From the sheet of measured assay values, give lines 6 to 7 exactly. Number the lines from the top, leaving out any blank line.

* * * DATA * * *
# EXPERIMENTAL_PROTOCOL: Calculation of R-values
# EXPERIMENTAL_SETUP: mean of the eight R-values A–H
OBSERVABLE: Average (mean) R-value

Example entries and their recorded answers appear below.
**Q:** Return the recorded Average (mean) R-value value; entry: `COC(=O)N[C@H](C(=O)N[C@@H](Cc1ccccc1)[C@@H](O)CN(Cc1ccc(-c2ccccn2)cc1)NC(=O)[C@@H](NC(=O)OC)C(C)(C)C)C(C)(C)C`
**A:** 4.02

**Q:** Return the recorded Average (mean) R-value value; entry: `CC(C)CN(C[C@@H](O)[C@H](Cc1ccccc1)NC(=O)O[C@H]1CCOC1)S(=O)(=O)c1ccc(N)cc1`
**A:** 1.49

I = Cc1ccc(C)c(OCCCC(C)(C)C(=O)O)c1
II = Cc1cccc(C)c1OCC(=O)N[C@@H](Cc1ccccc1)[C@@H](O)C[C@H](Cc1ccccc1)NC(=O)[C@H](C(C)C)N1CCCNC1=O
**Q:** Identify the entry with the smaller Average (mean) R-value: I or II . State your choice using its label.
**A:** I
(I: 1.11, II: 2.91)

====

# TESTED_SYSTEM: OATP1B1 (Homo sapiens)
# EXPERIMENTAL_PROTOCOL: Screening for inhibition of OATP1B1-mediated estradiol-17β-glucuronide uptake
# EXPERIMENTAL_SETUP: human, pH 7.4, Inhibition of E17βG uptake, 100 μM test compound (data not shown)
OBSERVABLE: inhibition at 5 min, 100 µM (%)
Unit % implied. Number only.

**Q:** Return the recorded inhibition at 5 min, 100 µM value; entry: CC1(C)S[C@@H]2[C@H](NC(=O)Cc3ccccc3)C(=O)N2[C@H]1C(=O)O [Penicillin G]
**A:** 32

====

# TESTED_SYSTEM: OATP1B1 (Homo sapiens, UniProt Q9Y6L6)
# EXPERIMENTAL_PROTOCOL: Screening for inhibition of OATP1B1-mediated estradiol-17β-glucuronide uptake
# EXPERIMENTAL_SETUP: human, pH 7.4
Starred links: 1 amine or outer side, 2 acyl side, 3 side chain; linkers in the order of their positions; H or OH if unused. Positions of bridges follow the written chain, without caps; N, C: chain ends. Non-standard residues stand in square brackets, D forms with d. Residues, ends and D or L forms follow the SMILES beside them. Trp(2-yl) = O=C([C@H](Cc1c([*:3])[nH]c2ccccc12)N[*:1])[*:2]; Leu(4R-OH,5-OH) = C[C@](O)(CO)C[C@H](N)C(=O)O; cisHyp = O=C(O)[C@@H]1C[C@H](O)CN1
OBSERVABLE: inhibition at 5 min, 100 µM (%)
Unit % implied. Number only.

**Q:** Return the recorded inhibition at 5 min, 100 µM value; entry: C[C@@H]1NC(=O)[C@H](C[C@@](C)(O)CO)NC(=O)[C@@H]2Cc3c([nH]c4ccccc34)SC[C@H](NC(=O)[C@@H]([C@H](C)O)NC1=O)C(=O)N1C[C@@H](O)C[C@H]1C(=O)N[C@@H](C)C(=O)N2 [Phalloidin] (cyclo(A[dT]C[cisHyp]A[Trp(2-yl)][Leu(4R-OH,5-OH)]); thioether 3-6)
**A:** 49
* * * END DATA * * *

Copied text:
**A:** 4.02

**Q:** Return the recorded Average (mean) R-value value; entry: `CC(C)CN(C[C@@H](O)[C@H](Cc1ccccc1)NC(=O)O[C@H]1CCOC1)S(=O)(=O)c1ccc(N)cc1`